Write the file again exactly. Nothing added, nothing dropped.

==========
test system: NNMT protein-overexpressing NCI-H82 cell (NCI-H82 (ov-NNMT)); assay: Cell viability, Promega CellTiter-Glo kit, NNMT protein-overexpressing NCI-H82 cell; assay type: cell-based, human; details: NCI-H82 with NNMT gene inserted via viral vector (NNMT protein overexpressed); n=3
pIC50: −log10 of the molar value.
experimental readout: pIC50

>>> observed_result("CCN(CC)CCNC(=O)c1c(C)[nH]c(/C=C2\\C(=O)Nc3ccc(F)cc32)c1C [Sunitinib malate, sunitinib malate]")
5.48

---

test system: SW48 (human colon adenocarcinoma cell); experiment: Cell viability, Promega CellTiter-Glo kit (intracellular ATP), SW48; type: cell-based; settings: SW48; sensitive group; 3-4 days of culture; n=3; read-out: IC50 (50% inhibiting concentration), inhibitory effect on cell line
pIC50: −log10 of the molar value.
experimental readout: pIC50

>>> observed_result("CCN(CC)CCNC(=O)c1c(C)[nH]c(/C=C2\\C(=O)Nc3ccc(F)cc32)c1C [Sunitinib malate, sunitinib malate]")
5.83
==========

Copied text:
test system: NNMT protein-overexpressing NCI-H82 cell (NCI-H82 (ov-NNMT)); assay: Cell viability, Promega CellTiter-Glo kit, NNMT protein-overexpressing NCI-H82 cell; assay type: cell-based, human; details: NCI-H82 with NNMT gene inserted via viral vector (NNMT protein overexpressed); n=3
pIC50: −log10 of the molar value.
experimental readout: pIC50

>>> observed_result("CCN(CC)CCNC(=O)c1c(C)[nH]c(/C=C2\\C(=O)Nc3ccc(F)cc32)c1C [Sunitinib malate, sunitinib malate]")
5.48

---

test system: SW48 (human colon adenocarcinoma cell); experiment: Cell viability, Promega CellTiter-Glo kit (intracellular ATP), SW48; type: cell-based; settings: SW48; sensitive group; 3-4 days of culture; n=3; read-out: IC50 (50% inhibiting concentration), inhibitory effect on cell line
pIC50: −log10 of the molar value.
experimental readout: pIC50

>>> observed_result("CCN(CC)CCNC(=O)c1c(C)[nH]c(/C=C2\\C(=O)Nc3ccc(F)cc32)c1C [Sunitinib malate, sunitinib malate]")
5.83